Maintaining immune balance involves an unconventional mechanism of T cell regulation

July 3, 2013, St. Jude Children's Research Hospital

New findings from St. Jude Children's Research Hospital reveal an unconventional control mechanism involved in the production of specialized T cells that play a critical role in maintaining immune system balance. The research appears in the current online edition of the scientific journal Nature.

The work focused on known as regulatory T cells. These cells are crucial for a balanced immune response. Regulatory T cells suppress other immune system components in order to protect healthy tissue from misguided immune attacks or to prevent runaway inflammation.

St. Jude researchers showed that a molecular complex called mTORC1 uses an unconventional process to serve as a rheostat, controlling the supply and function of regulatory T cells. Loss of mTORC1 activity impairs the regulatory T cells that suppress the immune system's . The mTORC1 complex is part of the mTOR pathway, which was thought to inhibit rather than promote the number and function of regulatory T cells.

"These results challenge the prior view of the mTOR pathway as an inhibitor of these key and highlight the role of the mTORC1 complex in regulating the T cells that are vital for controlling inflammation," said Hongbo Chi, Ph.D., an associate member of the St. Jude Department of Immunology and the paper's corresponding author.

The findings also identified the mechanism mTORC1 uses in programming regulatory T cells to function as immune suppressors. Chi said the results should aid efforts to develop for use in or for treatment of autoimmune disorders.

For this study, researchers used specially bred mice to explore the mTOR pathway's role in the function of regulatory T cells. Investigators demonstrated mTORC1's importance by selectively deleting genes that carry instructions for making key elements of mTORC1 and a related complex. The deletion that targeted mTORC1 resulted in dramatically reduced immune suppression by regulatory T cells and the mice rapidly developed a fatal inflammatory disorder.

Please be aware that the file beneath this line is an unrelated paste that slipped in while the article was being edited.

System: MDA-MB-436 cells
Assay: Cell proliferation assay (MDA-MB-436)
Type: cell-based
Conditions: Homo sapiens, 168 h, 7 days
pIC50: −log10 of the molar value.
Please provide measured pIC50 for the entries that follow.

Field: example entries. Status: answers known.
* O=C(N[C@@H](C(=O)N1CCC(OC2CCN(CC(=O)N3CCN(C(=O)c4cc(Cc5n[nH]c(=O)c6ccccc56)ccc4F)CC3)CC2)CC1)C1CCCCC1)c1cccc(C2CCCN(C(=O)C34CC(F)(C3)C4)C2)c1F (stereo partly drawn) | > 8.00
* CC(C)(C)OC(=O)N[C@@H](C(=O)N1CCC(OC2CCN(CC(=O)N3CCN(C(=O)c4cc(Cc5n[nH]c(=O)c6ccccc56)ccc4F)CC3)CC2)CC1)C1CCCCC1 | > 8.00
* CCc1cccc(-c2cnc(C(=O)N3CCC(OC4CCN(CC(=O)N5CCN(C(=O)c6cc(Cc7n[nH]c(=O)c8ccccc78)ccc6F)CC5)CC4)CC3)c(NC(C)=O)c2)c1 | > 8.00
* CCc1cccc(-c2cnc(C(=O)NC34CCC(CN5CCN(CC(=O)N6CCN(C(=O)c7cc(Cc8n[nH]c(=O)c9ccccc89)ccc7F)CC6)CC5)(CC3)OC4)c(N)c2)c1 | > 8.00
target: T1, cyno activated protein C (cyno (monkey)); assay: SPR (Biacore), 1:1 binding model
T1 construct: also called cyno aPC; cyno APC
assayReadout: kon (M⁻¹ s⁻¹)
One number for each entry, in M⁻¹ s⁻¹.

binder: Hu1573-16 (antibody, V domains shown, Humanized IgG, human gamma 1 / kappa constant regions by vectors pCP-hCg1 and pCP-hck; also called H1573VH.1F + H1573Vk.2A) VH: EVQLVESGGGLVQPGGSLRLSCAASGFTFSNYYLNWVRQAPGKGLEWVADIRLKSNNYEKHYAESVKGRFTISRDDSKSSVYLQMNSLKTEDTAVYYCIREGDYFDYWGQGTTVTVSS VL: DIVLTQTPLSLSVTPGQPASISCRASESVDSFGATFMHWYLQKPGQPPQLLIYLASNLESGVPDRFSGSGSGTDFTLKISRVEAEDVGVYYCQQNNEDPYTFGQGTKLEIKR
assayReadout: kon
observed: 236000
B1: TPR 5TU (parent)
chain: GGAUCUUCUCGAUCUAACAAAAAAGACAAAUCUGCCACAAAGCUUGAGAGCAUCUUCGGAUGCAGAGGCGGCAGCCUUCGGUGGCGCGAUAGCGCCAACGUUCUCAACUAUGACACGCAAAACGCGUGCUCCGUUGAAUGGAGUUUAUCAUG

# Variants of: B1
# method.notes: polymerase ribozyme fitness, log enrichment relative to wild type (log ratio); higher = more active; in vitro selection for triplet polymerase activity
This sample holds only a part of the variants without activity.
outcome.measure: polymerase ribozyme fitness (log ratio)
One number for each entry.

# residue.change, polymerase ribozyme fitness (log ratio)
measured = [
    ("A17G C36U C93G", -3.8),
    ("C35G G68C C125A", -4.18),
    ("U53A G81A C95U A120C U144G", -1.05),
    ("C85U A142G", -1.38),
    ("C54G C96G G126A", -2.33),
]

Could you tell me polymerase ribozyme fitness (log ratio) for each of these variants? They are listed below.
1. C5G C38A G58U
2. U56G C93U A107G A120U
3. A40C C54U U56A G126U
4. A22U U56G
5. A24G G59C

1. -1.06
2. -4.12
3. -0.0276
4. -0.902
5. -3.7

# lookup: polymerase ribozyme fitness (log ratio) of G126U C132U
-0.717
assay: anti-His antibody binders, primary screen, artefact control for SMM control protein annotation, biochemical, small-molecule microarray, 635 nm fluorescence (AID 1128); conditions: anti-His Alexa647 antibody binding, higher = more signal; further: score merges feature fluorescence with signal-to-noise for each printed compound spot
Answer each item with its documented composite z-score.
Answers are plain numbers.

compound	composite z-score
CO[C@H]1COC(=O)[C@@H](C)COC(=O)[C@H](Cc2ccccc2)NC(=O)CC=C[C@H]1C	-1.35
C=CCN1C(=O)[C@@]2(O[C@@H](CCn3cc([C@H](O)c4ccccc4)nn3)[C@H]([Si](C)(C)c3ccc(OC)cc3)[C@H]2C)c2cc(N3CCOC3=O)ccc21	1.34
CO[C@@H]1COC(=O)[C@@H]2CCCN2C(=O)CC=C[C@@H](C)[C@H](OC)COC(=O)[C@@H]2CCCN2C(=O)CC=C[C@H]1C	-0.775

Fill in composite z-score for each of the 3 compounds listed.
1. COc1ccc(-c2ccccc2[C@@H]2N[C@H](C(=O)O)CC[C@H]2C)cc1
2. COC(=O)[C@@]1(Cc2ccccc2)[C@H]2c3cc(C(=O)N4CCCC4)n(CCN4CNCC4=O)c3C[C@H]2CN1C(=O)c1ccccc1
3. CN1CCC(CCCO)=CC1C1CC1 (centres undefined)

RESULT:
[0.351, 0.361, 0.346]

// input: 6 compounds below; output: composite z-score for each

Researchers also showed that mTORC1 works by integrating signals from two immune receptors on the cell surface with cholesterol metabolism. With the right input, mTORC1 promoted production of regulatory T cells and cemented their role as suppressors of immune activity.

In another twist, investigators linked that suppressive function to cholesterol and lipid metabolism. Rather than relying on more conventional strategies of immune regulation, researchers showed how regulatory T cells depend on the metabolic pathway to control production of molecules CTLA4 and ICOS, which are responsible for . Production of CTLA4 and ICOS by regulatory T cells decreased as lipid metabolism dropped. "We are just starting to appreciate the importance of lipids in the immune system, particularly in the function of regulatory T cells," Chi said.

Explore further: Modulating the immune system to combat metastatic cancer

Related Stories

Modulating the immune system to combat metastatic cancer

May 24, 2013